Jim Ballard and his Dragon do battle with all manner of foes - human and otherwise.
For the prudish this might have been titlted The Caterpillar Strikes Back. The tables are turned in this energetic game, and Willy feasts on creatures from other games to make up for being cut up in the past.
All you have to do is whizz him around the screen, gobbling up the characters as you go. Bumping into other bits of his body - don't try any swift turns - or colliding with the screen edge loses a life. You get another chance, but by this time you've grown an inch or two.
There are eight lives in all; by the end you'll have grown to an unmanageable length. You start about four inches long, but finally you've 18 inches to manoeuvre.
The other characters vary in size too: the smaller they are, the higher the points. I chomped quite a few of the eleven different meanies, but my score still fell way short of the high score chart.
The longer you survive on each life, the faster Willy moves, and the more points you'll gather.
Great fun, but you need a decent joystick to succeed.
This relaxed and enjoyable game is a game for two, based on Battleships, with the computer acting only as referee. You play on a 12 x 12 grid. The three A4 pages of instructions were daunting but clear.
The aim is to sink the enemy's aircraft carrier or reach his side of the board with your carrier. The 18-strong fleet is well armed and contains destroyers, frigates, cruisers, minelayers, a minesweeper and an aircraft carrier.
Moves seemed slow initially, but this tactical game calls for planning and strategy.
Battles are decided by the micro which bases its decision of the outcome on a variety of factors. Attacks aren't always sudden death affairs. Only one gun ba ry is deducted from the los ship, so unless you're down to the last gun - in which case you'll sink - you'll live to fight again.
I was a little disappointed that a joystick option wasn't offered (using a menu like Beyond's Up Periscope) as this would have made for a far comfier game. Another choice might have been the chance to take on the computer.
But these were my only niggles: it's a well-presented, enjoyable game, but be prepared for a few late nights playing it.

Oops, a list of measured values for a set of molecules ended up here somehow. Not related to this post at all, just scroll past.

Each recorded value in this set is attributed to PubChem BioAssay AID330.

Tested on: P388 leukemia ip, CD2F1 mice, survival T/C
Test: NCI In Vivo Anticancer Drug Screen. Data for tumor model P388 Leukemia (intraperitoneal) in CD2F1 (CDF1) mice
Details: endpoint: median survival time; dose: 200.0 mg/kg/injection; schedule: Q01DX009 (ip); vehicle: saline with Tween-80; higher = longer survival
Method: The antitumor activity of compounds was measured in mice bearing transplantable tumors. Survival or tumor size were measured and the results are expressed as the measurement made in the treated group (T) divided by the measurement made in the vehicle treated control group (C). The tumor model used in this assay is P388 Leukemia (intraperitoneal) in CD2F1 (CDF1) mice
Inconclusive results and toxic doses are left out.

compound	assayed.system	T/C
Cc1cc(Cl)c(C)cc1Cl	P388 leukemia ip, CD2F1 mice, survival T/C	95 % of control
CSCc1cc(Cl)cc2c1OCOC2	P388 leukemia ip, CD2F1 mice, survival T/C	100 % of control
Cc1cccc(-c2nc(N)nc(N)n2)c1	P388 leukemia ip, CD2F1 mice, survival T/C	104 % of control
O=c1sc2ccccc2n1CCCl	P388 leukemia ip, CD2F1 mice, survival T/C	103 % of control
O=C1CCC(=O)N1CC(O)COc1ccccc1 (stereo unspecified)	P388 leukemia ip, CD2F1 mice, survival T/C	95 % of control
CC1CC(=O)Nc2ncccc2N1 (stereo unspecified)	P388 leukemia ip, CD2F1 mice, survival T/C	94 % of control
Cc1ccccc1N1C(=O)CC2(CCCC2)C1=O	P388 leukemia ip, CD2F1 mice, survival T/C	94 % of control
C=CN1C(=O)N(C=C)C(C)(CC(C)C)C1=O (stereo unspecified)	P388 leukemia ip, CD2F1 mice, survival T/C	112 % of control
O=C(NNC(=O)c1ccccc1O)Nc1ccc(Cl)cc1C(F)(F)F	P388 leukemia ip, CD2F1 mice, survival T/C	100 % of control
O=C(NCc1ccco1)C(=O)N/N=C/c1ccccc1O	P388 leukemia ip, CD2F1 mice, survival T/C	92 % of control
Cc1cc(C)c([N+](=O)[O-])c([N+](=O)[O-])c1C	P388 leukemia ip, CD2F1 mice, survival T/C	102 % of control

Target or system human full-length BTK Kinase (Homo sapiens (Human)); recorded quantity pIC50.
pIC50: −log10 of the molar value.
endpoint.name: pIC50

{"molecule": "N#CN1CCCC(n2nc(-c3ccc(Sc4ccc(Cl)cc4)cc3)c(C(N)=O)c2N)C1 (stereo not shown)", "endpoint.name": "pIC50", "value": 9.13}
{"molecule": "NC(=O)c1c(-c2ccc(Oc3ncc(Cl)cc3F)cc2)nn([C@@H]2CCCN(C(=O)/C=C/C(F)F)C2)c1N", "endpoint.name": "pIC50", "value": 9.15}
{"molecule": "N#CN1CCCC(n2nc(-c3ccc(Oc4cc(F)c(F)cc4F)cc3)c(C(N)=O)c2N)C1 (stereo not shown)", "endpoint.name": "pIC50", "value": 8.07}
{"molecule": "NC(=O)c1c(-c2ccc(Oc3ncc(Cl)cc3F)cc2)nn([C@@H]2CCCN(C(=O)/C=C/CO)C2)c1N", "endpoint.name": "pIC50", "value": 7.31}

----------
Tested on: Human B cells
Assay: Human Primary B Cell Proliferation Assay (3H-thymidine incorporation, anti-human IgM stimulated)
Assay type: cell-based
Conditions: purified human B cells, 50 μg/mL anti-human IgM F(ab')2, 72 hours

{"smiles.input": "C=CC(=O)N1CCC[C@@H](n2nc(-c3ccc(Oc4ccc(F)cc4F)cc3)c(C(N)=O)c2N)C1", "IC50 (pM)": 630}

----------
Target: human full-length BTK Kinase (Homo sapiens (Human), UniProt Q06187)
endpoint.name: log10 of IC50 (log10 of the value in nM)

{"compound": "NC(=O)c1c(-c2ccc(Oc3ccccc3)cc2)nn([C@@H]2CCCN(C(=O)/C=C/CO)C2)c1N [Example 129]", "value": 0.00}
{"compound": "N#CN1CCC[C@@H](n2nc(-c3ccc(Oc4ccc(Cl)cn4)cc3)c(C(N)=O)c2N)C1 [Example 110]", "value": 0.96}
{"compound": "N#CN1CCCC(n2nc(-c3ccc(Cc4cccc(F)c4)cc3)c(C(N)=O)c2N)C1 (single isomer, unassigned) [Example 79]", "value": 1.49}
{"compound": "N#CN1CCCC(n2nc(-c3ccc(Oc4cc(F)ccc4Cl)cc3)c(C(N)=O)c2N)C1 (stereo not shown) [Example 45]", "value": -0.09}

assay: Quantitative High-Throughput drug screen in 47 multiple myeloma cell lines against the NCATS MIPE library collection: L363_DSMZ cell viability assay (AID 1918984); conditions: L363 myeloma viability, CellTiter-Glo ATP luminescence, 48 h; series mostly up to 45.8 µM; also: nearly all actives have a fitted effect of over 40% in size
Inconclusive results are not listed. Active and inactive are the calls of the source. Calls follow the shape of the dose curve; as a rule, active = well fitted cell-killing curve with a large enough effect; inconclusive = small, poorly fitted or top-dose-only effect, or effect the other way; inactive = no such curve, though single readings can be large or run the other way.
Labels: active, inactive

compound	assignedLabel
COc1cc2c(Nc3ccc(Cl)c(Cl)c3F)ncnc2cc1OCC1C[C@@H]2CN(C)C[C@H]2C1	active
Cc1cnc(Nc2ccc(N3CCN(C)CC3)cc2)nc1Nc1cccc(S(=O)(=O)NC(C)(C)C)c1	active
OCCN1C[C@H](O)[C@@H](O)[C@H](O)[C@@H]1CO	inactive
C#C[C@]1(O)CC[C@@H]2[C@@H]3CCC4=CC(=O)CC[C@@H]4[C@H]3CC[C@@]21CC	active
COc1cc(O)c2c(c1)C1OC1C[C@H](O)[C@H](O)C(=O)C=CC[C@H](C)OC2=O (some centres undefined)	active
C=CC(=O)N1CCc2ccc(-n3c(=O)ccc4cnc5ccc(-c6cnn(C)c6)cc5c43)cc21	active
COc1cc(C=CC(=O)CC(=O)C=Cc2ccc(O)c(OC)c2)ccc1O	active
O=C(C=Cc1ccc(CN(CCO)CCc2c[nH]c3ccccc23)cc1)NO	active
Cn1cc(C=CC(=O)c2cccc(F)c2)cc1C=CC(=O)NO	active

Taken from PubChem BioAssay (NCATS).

If you've envied the man who delivers the chocolates to the lady's boudoir, leaving only his calling card and a trail of wet footprints across her carpet, you'll like this.
And All Because is B&H's answer to the advert. The instructions tell you to expect mazes, skiing, jumping ravines, hang-gliding and parachuting to name but a few.
Some of the graphics let it down. For stage one you drive around in a pre-way style racing car in an attempt to get out of the maze of chocolates. By stage two, giant choccies fall iinto your path. Fortunately, these jumbo strawberry cremes don't land on you - they're at least twice the size of Action Man.
Stage three is the cross-country steeplechase, which gave me the most problems, it was certainly far tougher.
Perhaps I had the rag and bone man's horse as a jumper - he certainly ran as if the cart was still attached.
A fun game but I'll leave you to discover the rest. It raised many a chuckle - and quite a few snarls - in my household.
Meanwhile, back at the airfield you get the chance to earn fame and glory in a World War II dogfight. As a Spitfire pilot, you battle it out with the Heinkels and Messerschmitts in the skies.
It's not the easiest game to play, but shooting down the fighters and bombers beats space invaders any day.
While the instructions are printed, the famous dit-dit-dit-dah used by the BBC World Service during the war adds a touch of nostalgia.
Both joystick and cursor controls are on offer and surprsingly, it's possible to get more kills using the keyboard for firing. The object is to shoot down as many planes as possible before your kite cops it.
Your view is from the Spitfire's cockpit, and while lightning reactions don't appear to be needed, you must be swift to catch a fighter in your sights.
Should you knock out ten or more Jerries on your first sortie and use up your quota of sixteen rounds, your Spitfire is refuelled and rearmed. Then it's tally-ho and chocks away for a crack at Ace-dom (25 kills).
I didn't quite reach those dizzy heights, but after many flying hours, I'd bagged my 20 planes and picked up my wings.
Election Fever takes you into 1986. The Government has reduced the 600 plus MPs to 49 (hear, hear!). The major parties are now Red, Blue and Yellow, and there are three separate stages to the game. First the leadership elections, followed by the campaign and finally election day.
You are the person with the real power - the agent to the party leader - controlling the party funds. Up to three players can join in and the computer will make up the threesome if necessary.
A profile is offered on three potential leaders and each player must choose who will represent their party. Current news is displayed throughout the game, giving an idea of whose popularity needs boosting.
In the election run-up you pay out for research, media time and grooming. The computer will decide how much each party spends on entertaining and bribery. As the election approaches, the opinion polls and also printed (they appear unrealistically accurate).
For election night, a map is printed on screen and as the results trickle in, it fills up. The program is listable so you can adapt the names, profiles and newsflashes as you wish.
Certainly more fun than the real thing.